Latest News:  
Beijing   Sunny/Cloudy    31 / 22 ℃  City Forecast

English>>Foreign Affairs

Taiwan groups urge Japanese government to stop encroaching on Diaoyu Islands


08:09, August 16, 2012

TAIPEI, Aug. 15 (Xinhua) -- Taiwanese groups gathered in Taipei Wednesday, urging the Japanese government to apologize for atrocities committed by its aggressors and to stop moves intended to encroach on the Diaoyu Islands.

Wednesday marked the 67th anniversary of the Japanese surrender in the World War II.

Staged by Taiwan's pro-unification groups, womens' groups as well as activists defending the Diaoyu Islands, the gathering was held outside the Taipei office of Japan's Interchange Association, which represents Japan's interests.

In his speech delivered to the rally, Wu Jung-yuan, convener of the "Cross-Strait Peace and Development Forum" and chairman of Taiwan's Labor Party, said China suffered at least 35 million soldier and civilian casualties in the war against Japanese aggressors and defeated them, which was an important part of the anti-Fascist war between the 1930s and 1940s.

He said many Taiwanese people also went to the mainland to join the battle against Japanese aggressors.

Japan, as a country which launched the aggression war, should draw lessons from history and thoroughly reflect on the war, Wu said, calling on the Japanese government to stop attempts to encroach on the Diaoyu Islands, a Chinese territory, and stop visiting the Yasukuni shrine, which honors some 2.5 million Japanese war dead, including 14 major war criminals.

He added that the Japanese government should no longer shirk its responsibilities for other crimes that Japanese aggressors committed during the war, namely of sex slavery, forced labor, and use of poison gas.

In a separate move, womens' groups demanded an apology from Japan for forcing many Taiwanese women - known as "comfort women" - into providing sexual services for Japanese military personnel during the World War II.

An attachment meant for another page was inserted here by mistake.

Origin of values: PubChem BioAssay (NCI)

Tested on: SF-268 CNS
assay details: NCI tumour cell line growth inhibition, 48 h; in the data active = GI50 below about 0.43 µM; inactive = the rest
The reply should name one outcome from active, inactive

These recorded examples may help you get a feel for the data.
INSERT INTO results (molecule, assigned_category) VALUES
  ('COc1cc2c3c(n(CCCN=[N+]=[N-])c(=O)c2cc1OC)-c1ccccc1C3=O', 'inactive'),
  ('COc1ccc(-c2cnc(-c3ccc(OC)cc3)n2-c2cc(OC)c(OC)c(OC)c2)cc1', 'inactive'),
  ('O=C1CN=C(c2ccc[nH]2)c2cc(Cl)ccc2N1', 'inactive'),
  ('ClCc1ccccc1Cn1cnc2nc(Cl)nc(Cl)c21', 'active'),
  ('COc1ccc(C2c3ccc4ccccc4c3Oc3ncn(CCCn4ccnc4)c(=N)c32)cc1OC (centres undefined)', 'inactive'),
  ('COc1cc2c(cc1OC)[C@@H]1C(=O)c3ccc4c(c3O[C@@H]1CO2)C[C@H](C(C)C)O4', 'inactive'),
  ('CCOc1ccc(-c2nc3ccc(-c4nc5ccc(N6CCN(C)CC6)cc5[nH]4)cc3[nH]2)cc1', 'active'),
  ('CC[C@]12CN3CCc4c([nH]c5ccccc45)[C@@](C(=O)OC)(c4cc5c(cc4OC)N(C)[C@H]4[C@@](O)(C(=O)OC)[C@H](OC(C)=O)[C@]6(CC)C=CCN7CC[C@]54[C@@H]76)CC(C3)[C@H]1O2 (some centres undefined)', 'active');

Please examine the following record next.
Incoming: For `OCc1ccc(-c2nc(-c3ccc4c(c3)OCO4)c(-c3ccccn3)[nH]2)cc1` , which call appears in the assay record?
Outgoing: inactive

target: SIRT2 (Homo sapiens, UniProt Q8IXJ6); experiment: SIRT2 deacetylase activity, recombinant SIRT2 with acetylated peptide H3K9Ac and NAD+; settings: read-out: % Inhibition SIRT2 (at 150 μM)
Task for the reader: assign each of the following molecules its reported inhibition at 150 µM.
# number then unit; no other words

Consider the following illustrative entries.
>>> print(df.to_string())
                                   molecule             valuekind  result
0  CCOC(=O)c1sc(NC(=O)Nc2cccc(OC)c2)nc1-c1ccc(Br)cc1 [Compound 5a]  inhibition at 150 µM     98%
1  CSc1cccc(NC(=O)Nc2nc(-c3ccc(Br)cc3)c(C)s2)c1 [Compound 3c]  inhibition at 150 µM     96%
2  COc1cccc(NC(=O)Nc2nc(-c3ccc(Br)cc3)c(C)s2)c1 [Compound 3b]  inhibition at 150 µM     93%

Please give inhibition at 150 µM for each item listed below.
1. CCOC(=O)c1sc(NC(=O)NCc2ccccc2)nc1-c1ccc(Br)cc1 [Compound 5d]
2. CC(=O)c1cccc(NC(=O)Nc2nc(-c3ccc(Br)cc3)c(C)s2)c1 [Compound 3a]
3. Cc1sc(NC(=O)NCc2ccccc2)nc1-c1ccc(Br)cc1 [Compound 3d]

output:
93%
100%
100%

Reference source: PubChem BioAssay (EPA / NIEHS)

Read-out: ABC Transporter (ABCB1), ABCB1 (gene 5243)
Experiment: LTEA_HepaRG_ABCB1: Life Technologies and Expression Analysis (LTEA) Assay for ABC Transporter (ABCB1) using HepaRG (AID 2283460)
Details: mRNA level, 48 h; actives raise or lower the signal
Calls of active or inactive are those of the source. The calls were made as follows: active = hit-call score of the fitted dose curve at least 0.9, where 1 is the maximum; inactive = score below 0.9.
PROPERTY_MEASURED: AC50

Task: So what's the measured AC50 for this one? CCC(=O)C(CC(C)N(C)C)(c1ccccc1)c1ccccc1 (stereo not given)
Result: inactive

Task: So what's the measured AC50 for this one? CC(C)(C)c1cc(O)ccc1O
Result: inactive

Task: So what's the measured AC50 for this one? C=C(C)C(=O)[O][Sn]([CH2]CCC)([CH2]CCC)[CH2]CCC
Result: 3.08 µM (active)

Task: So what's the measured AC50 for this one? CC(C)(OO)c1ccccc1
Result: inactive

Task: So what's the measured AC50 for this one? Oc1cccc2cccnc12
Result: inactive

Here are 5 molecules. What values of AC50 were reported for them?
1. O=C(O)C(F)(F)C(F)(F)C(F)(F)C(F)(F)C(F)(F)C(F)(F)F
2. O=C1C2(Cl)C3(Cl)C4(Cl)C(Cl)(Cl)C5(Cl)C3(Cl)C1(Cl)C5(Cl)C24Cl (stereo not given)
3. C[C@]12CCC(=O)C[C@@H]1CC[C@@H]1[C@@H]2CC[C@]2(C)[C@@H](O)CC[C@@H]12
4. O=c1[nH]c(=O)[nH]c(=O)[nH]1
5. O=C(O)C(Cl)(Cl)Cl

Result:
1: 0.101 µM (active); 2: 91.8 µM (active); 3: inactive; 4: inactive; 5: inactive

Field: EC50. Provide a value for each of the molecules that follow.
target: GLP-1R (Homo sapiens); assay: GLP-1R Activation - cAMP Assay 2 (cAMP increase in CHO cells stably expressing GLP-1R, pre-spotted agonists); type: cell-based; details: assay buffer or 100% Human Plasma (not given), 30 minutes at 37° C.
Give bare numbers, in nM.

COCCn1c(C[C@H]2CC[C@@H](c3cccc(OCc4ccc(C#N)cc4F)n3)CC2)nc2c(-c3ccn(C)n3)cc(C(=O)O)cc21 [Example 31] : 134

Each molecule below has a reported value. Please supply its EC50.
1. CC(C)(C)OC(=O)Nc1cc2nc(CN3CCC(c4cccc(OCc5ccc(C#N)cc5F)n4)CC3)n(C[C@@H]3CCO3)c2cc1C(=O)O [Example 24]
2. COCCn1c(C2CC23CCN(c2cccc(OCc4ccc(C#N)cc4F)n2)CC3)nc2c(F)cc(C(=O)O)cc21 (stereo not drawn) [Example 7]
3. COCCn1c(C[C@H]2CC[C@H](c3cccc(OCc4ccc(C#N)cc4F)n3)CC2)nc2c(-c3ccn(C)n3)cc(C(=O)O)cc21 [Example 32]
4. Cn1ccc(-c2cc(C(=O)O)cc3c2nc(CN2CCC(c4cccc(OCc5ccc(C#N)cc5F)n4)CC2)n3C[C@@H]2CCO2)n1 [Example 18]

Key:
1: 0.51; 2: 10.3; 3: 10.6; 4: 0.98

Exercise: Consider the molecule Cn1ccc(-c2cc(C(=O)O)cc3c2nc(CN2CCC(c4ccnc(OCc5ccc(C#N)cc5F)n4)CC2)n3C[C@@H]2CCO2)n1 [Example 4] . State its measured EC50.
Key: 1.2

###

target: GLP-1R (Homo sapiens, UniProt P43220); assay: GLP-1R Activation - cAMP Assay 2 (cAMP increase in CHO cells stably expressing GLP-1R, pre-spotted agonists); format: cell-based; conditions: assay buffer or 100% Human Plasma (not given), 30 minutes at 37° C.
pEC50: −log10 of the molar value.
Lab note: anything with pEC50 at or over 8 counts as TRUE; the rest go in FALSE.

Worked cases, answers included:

The Japanese government has been reluctant to acknowledge the crimes and has not acceded to calls for an apology to the victims, according to the Taipei Women's Rescue Foundation.

More special coverages

More special coverages


Leave your comment0 comments

  1. Name


Selections for you

  1. PLA officers and men in shooting training

  2. Japan nuclear disaster causes mutant butterfly

  3. A ruling in Europe gives cheer to China

  4. Valentine's Day gifts popular as Qixi Festival approaches

  5. Office workers fight kendo to stay strong

  6. Movie---Block trades

Most Popular


  1. Guangdong considering ordinance to encourage heroism
  2. Commentary: Different kind of stimulus
  3. Africa more attuned to partnership with China
  4. Japan's abstaining from shrine visit positive
  5. A ruling in Europe gives cheer to China
  6. Syrian crisis: clash between foreign powers
  7. Commentary: Banks need new culture
  8. Asian slowdown leaves Europe pondering
  9. Be wary of Japan’s radical acts on Diaoyu
  10. Editorial: Stable but slower growth

What's happening in China

3 rescued after NE China road cave-in

  1. Web giants vow to eradicate online pornography
  2. Changyu wine products involved in pesticide rumor
  3. Historic palace site to be elevated
  4. Fire breaks out in Jiangsu pesticide factory
  5. Tropical storm Kai-Tak approaches south China

China Features

  1. Green is sustainable power for development
  2. How to remove odor on tableware?
  3. Be aware of air conditioning pollution
  4. People's Daily: World trade faces downside risks
  5. The Untold Stories on China's Sports Field

PD Online Data

  1. Spring Festival
  2. Chinese ethnic odyssey
  3. Yangge in Shaanxi
  4. Gaoqiao in Northern China
  5. The drum dance in Ansai